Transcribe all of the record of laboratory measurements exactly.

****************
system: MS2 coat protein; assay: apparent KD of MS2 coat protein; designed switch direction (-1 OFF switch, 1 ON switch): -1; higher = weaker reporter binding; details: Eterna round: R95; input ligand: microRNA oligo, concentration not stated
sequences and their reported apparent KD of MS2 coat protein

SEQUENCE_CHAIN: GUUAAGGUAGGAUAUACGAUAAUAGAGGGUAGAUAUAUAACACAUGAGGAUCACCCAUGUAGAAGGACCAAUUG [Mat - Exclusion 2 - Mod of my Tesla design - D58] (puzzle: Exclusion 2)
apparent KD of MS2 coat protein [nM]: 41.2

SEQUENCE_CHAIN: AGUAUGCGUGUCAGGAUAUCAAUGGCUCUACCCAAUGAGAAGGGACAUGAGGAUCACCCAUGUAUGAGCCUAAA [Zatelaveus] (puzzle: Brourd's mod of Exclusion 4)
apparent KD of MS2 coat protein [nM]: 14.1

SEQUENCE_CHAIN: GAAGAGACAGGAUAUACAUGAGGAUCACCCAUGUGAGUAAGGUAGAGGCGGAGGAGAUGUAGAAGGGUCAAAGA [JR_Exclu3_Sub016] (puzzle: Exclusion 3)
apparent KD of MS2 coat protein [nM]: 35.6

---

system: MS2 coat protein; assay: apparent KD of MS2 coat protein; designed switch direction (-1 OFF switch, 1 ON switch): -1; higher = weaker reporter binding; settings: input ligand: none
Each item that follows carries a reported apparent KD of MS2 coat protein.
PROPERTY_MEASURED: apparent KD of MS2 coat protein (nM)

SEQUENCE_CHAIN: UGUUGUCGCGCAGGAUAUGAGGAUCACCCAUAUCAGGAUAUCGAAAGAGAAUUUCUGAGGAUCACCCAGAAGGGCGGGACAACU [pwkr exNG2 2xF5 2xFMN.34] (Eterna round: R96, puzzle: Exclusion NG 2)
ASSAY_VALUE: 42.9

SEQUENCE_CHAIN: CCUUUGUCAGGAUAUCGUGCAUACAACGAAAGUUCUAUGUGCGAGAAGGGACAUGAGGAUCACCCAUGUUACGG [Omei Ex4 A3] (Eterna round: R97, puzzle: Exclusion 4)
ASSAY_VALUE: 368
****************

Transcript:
system: MS2 coat protein; assay: apparent KD of MS2 coat protein; designed switch direction (-1 OFF switch, 1 ON switch): -1; higher = weaker reporter binding; details: Eterna round: R95; input ligand: microRNA oligo, concentration not stated
sequences and their reported apparent KD of MS2 coat protein

SEQUENCE_CHAIN: GUUAAGGUAGGAUAUACGAUAAUAGAGGGUAGAUAUAUAACACAUGAGGAUCACCCAUGUAGAAGGACCAAUUG [Mat - Exclusion 2 - Mod of my Tesla design - D58] (puzzle: Exclusion 2)
apparent KD of MS2 coat protein [nM]: 41.2

SEQUENCE_CHAIN: AGUAUGCGUGUCAGGAUAUCAAUGGCUCUACCCAAUGAGAAGGGACAUGAGGAUCACCCAUGUAUGAGCCUAAA [Zatelaveus] (puzzle: Brourd's mod of Exclusion 4)
apparent KD of MS2 coat protein [nM]: 14.1

SEQUENCE_CHAIN: GAAGAGACAGGAUAUACAUGAGGAUCACCCAUGUGAGUAAGGUAGAGGCGGAGGAGAUGUAGAAGGGUCAAAGA [JR_Exclu3_Sub016] (puzzle: Exclusion 3)
apparent KD of MS2 coat protein [nM]: 35.6

---

system: MS2 coat protein; assay: apparent KD of MS2 coat protein; designed switch direction (-1 OFF switch, 1 ON switch): -1; higher = weaker reporter binding; settings: input ligand: none
Each item that follows carries a reported apparent KD of MS2 coat protein.
PROPERTY_MEASURED: apparent KD of MS2 coat protein (nM)

SEQUENCE_CHAIN: UGUUGUCGCGCAGGAUAUGAGGAUCACCCAUAUCAGGAUAUCGAAAGAGAAUUUCUGAGGAUCACCCAGAAGGGCGGGACAACU [pwkr exNG2 2xF5 2xFMN.34] (Eterna round: R96, puzzle: Exclusion NG 2)
ASSAY_VALUE: 42.9

SEQUENCE_CHAIN: CCUUUGUCAGGAUAUCGUGCAUACAACGAAAGUUCUAUGUGCGAGAAGGGACAUGAGGAUCACCCAUGUUACGG [Omei Ex4 A3] (Eterna round: R97, puzzle: Exclusion 4)
ASSAY_VALUE: 368